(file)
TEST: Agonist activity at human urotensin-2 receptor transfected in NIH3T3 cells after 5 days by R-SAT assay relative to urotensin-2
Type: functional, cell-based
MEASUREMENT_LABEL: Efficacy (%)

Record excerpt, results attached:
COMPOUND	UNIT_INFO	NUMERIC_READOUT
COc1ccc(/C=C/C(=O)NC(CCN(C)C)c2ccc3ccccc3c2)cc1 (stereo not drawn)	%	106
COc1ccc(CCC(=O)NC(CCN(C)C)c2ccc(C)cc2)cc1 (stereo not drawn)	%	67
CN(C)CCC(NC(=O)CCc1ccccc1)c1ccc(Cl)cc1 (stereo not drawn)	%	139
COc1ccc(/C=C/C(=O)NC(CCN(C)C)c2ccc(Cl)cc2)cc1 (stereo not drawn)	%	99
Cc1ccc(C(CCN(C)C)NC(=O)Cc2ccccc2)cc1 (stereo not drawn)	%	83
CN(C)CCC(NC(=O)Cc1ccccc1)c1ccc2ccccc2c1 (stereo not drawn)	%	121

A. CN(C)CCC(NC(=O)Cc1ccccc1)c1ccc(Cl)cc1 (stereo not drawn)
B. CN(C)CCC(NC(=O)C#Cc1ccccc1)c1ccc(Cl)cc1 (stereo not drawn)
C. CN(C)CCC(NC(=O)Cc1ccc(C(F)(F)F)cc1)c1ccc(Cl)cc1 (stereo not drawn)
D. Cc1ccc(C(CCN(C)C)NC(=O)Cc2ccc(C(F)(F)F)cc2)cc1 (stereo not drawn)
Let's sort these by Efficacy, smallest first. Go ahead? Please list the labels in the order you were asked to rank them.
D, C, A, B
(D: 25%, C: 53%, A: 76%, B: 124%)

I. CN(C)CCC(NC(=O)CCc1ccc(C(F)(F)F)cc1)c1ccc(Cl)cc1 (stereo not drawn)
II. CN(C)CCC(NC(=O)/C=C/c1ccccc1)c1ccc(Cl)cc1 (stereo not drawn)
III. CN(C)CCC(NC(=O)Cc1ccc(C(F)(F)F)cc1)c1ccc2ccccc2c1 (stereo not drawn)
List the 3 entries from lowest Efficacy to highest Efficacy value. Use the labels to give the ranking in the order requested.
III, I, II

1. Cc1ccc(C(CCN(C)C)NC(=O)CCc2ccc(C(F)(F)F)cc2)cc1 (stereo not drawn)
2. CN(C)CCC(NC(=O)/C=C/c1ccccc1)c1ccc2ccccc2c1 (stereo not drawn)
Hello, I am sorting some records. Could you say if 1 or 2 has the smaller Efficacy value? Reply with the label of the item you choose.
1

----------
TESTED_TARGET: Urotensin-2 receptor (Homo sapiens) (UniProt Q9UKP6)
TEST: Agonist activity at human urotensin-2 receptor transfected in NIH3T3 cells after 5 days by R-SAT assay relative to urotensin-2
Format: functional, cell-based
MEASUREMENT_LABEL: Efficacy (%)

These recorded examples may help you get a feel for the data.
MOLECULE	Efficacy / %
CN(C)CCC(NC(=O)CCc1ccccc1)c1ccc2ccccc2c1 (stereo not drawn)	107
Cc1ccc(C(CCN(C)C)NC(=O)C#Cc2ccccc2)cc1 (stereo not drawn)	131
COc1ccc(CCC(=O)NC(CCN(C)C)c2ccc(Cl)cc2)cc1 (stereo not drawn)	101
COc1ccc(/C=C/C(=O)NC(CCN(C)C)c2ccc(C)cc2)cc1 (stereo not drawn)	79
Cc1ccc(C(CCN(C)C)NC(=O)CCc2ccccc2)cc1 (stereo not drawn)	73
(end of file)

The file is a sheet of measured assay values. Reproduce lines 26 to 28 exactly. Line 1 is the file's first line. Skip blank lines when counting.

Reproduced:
Hello, I am sorting some records. Could you say if 1 or 2 has the smaller Efficacy value? Reply with the label of the item you choose.
1

----------